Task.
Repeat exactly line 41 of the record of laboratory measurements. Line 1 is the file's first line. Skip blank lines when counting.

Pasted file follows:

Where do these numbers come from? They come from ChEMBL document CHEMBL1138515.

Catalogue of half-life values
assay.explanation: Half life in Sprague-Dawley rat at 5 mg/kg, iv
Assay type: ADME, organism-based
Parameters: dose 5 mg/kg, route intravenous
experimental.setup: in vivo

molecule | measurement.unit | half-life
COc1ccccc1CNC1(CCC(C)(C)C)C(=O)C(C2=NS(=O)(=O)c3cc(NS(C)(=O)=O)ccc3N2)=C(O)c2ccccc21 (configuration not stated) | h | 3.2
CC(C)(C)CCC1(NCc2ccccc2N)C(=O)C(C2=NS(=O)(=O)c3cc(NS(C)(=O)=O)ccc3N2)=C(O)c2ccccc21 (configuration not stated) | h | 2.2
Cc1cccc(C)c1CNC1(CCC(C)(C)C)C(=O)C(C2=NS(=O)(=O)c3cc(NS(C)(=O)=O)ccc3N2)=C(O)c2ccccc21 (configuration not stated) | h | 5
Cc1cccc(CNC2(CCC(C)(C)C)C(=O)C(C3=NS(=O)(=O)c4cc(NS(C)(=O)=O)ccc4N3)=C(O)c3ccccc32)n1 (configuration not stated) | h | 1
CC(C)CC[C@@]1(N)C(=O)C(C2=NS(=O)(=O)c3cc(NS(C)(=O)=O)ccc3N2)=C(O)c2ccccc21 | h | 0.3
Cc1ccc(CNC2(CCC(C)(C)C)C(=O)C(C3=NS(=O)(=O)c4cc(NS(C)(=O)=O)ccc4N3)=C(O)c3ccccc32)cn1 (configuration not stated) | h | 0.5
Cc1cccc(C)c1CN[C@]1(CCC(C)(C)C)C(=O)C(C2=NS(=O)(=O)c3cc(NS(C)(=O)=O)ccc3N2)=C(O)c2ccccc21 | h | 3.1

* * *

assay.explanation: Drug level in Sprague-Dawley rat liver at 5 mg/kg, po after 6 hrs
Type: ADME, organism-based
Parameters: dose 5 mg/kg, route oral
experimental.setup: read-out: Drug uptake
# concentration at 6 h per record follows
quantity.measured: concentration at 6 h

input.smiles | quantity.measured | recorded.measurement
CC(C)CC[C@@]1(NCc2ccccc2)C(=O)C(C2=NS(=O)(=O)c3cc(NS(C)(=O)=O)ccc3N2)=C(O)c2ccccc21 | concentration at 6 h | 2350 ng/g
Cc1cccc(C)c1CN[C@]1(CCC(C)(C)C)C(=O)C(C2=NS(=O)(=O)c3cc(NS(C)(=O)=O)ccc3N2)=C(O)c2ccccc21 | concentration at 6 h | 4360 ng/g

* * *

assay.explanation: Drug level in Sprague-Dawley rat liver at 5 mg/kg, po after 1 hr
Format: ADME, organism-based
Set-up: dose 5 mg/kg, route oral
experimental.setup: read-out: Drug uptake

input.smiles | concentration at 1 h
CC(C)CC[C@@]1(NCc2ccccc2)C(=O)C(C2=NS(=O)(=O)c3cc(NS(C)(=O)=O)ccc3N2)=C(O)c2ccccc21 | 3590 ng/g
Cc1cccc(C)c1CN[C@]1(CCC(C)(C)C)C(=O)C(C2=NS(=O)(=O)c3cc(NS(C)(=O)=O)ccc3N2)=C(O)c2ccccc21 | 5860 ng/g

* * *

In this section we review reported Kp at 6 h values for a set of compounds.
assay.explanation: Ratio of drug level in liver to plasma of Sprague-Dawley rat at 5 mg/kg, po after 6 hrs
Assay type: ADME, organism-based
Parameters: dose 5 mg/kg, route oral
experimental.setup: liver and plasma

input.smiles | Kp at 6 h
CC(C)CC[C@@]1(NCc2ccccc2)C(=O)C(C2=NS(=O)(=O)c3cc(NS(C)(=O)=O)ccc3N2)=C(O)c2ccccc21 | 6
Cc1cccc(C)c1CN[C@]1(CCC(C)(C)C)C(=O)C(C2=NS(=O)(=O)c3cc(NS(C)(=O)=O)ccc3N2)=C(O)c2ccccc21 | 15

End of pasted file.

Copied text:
Cc1cccc(C)c1CN[C@]1(CCC(C)(C)C)C(=O)C(C2=NS(=O)(=O)c3cc(NS(C)(=O)=O)ccc3N2)=C(O)c2ccccc21 | 15